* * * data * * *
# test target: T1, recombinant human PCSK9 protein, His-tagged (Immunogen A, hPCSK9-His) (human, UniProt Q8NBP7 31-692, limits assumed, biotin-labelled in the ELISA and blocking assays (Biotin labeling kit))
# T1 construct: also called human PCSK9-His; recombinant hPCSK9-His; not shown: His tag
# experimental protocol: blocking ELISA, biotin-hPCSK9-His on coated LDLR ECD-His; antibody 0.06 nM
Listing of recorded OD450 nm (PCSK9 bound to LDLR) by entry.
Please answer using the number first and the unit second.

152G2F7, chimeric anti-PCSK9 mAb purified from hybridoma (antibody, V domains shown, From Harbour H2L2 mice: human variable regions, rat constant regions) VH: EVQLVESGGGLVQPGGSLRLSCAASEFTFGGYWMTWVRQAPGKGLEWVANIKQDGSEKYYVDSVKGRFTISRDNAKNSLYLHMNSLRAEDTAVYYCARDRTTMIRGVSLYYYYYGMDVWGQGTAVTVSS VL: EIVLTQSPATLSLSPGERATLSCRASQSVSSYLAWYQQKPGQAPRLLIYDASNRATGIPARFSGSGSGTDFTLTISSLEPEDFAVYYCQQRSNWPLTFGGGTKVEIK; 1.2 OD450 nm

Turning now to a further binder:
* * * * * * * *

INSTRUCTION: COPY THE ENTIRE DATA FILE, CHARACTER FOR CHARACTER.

# test target: T1, recombinant human PCSK9 protein, His-tagged (Immunogen A, hPCSK9-His) (human, UniProt Q8NBP7 31-692, limits assumed, biotin-labelled in the ELISA and blocking assays (Biotin labeling kit))
# T1 construct: also called human PCSK9-His; recombinant hPCSK9-His; not shown: His tag
# experimental protocol: blocking ELISA, biotin-hPCSK9-His on coated LDLR ECD-His; antibody 0.06 nM
Listing of recorded OD450 nm (PCSK9 bound to LDLR) by entry.
Please answer using the number first and the unit second.

152G2F7, chimeric anti-PCSK9 mAb purified from hybridoma (antibody, V domains shown, From Harbour H2L2 mice: human variable regions, rat constant regions) VH: EVQLVESGGGLVQPGGSLRLSCAASEFTFGGYWMTWVRQAPGKGLEWVANIKQDGSEKYYVDSVKGRFTISRDNAKNSLYLHMNSLRAEDTAVYYCARDRTTMIRGVSLYYYYYGMDVWGQGTAVTVSS VL: EIVLTQSPATLSLSPGERATLSCRASQSVSSYLAWYQQKPGQAPRLLIYDASNRATGIPARFSGSGSGTDFTLTISSLEPEDFAVYYCQQRSNWPLTFGGGTKVEIK; 1.2 OD450 nm

Turning now to a further binder: